Games-addicted teachers forcing pupils into playing on computers might seem far-fetched, but a study suggests they could be keener to use them in classes than teenagers.
A poll of 2,300 secondary pupils in England and Wales found students become less convinced of the educational merit of computer games as they grow older. While 66 per cent of 11-year-olds wanted to use them in lessons, only 49 per cent of 15 to 16-year-olds agreed.
In contrast, a poll of 1,000 secondary and primary teachers earlier this year indicated that 59 per cent wanted to use computer games in their classrooms.
Both studies were carried out by Ipsos MORI for the "Teaching with Games" initiative, a project run by Futurelab, an educational research centre in Bristol, with support from companies including Electronic Arts and Microsoft.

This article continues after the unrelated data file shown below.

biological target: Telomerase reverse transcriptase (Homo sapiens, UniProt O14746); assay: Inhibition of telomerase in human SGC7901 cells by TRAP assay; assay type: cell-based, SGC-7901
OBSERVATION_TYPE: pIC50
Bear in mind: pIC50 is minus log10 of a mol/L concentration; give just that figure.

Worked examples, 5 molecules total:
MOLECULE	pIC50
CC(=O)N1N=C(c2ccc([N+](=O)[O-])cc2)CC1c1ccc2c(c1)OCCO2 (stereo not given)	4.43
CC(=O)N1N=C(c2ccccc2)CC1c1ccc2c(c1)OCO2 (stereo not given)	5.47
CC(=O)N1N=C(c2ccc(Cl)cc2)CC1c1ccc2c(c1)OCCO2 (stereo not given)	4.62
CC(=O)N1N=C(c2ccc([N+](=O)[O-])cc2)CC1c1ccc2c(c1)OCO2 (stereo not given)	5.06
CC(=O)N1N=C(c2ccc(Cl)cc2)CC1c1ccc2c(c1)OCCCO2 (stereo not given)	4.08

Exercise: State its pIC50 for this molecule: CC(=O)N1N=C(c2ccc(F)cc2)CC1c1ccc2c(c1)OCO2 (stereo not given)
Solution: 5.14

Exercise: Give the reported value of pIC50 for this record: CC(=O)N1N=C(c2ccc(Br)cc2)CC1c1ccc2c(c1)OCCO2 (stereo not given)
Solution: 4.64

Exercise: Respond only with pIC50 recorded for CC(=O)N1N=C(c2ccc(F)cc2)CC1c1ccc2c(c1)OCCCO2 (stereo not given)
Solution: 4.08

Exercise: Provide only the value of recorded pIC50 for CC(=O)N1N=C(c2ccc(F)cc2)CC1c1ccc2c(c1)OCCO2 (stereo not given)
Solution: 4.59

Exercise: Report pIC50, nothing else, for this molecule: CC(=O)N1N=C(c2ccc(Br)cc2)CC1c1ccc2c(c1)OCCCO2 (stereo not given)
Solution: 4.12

Just over half of the pupils who did not want to use computer games in lessons said they "preferred to do other kinds of activities in the classroom".
More than a third suggested that school might take the fun out of the games. Others said they would "prefer to learn, not play games".
Richard Sandford, learning researcher at Futurelab, said the sample size made it difficult to compare teacher and pupil views accurately. But he said the findings suggested that teachers should give more explanation to older pupils when they used computer games in lessons.
"It challenges the stereotype that pupils are constantly-texting PlayStation addicts while their teachers are Luddites," he said.
* eader 16 www.futurelab.org.ukresearchteachingwithgames.htm